European Stocks Lower, China's Markets Closed All Week
Frankfurt (Feb 8) European markets reversed early gains Monday morning, as many Asian markets were closed for the Chinese New Year holiday and investors were left looking to Federal Reserve Chair Janet Yellen's testimony before Congress later this week for direction.
Japan's markets were open, undisturbed by the Lunar New Year celebrations elsewhere in the region, but their rise -- based on the falling value of the yen, which is seen as boosting exports -- did little to reassure investors in Europe. Even the prospect of this week's Carnival excitement in Catholic areas of Germany could not halt the decline.
The FTSE 100 was down 1.78% at 5,743.95, while in Frankfurt the DAX was down 2.54% at 9,050.61, which is close to the psychologically important 9,000 threshold. In Paris, which has already dropped past both 4,200 and 4,100 at times this monring, the market was down 2.22% at 4,104.47.
In Tokyo, the Nikkei finished the day up 1.10% at 17,004.3, while the TOPIX closed up 0.85% at 1,380.41
In London, Randgold Resources (GOLD - Get Report) CEO Mark Bristow described 2015 as one of the best years in the company's history in fourth-quarter results on Monday, pushing up the share price of the South African gold miner by 2.92% to 5,455 pence on the London market. The company said production had set a new record of more than 1.2 million ounces, up 6% on the previous year, while costs per ounce had been cut by 3%. Profit for the year was down 24% at $212.8 million, reflecting the decline in the gold price, but the board proposed a 10% increase in the dividend to $0.66 a share.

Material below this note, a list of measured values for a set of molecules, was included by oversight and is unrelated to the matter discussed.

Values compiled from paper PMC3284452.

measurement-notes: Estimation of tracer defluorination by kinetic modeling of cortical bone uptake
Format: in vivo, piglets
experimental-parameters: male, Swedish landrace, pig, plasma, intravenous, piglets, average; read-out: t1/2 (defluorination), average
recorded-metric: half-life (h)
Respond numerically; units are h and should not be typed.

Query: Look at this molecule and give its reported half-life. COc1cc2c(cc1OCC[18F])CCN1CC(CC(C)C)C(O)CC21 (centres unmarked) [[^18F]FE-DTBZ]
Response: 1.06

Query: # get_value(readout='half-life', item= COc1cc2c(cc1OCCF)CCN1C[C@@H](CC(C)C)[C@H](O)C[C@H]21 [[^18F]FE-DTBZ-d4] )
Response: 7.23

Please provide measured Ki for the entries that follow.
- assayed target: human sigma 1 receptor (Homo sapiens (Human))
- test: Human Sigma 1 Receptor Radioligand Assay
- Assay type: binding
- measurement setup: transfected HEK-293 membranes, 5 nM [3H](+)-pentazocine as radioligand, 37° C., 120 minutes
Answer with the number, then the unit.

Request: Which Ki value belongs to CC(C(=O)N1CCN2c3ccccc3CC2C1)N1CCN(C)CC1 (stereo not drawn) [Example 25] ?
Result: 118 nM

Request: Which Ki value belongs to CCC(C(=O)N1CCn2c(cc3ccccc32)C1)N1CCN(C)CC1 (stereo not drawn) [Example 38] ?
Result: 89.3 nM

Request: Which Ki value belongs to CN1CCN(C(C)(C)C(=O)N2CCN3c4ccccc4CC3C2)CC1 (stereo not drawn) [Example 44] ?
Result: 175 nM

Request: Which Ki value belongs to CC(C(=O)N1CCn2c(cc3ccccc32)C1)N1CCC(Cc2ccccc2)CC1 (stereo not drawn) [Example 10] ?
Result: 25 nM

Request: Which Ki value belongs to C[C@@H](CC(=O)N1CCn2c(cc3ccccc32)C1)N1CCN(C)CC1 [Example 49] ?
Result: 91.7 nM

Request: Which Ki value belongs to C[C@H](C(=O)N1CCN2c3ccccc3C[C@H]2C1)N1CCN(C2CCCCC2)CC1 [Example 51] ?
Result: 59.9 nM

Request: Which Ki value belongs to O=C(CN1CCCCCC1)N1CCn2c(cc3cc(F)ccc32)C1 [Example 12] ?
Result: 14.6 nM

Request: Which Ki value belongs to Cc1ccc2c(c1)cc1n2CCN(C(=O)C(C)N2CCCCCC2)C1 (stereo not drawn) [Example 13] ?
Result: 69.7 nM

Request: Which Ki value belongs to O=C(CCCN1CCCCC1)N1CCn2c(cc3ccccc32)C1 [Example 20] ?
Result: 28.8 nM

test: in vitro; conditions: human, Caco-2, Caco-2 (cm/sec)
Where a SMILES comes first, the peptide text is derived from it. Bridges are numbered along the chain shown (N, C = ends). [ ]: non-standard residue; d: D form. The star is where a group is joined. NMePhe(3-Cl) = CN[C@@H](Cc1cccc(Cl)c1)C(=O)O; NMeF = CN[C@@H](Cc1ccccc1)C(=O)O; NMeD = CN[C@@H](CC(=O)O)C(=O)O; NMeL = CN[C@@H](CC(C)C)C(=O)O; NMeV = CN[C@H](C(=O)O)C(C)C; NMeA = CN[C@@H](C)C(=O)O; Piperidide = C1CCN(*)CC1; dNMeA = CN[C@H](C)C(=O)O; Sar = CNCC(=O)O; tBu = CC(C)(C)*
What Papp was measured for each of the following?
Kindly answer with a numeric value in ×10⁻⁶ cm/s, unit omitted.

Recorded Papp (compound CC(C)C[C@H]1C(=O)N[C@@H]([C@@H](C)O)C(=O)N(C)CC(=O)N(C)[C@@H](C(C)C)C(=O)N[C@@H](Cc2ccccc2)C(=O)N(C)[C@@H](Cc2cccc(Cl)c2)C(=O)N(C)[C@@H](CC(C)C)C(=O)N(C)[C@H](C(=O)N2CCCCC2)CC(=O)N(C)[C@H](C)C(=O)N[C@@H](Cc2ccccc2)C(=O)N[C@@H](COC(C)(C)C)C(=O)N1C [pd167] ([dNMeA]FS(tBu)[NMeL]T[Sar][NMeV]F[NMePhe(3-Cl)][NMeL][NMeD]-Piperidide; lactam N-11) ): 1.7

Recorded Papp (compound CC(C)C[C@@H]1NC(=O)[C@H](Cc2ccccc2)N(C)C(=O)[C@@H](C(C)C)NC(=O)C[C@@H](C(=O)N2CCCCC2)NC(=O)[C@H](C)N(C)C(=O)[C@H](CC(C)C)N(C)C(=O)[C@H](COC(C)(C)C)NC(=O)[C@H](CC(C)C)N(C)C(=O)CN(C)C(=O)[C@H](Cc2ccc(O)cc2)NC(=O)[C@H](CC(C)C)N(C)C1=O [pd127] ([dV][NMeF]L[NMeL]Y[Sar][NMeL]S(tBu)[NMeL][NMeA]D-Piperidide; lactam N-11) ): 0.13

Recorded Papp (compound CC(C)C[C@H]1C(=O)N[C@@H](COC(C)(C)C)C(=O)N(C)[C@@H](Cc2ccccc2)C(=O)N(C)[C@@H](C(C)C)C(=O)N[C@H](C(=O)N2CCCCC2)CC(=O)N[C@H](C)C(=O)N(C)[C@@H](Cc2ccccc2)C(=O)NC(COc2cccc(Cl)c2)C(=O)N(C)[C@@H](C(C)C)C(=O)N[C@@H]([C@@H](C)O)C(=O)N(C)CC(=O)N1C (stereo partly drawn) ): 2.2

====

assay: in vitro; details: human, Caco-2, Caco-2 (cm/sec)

Other miners, including Glencore (GLNCY) , Rio Tinto (RIO) , BHP Billiton (BHP) and Anglo American (AAUKF) also rose, topping the leader-board for the resources-heavy FTSE 100. Yet, like other European indices, the London index failed to hold opening gains, spooked by fears for global growth.
The biggest faller on the top-companies index was chipmaker ARM Holdings (ARMH) , down 4.83% to 935.50 pence, hit by the fallout from a profit warning from its much smaller peer Imagination Technologies Group. Imagination announced the departure of its CEO Hossain Yassaie with immediate effect, and detailed restructuring initiatives including putting its consumer electronics business Pure up for sale and a reduction of operating costs over the coming year. It said the slowdown in the semiconductor sector has continued, reinforced by global uncertainty about future trading prospects with China.
Imagination said it believed there were "potentially more appropriate owners for Pure, given the economies of scale in the consumer electronics market, who will be able to leverage its leading technologies and brand."
French oil company Total (TOT) was down 2.29% at 38.02 despite -- or perhaps because of -- its announcement that production has started at its natural gas field Laggan Tormore in deep water West of the Shetland Islands. The huge field is expected to provide gas to some two million households in the U.K. or about 8% of the country's energy needs, but falling gas prices could make it less economically exciting than previously hoped.
It wasn't all bad news. In France, business sentiment for the manufacturing sector was unexpectedly positive. The Banque de France index registered 101 in January, at an almost five-year high.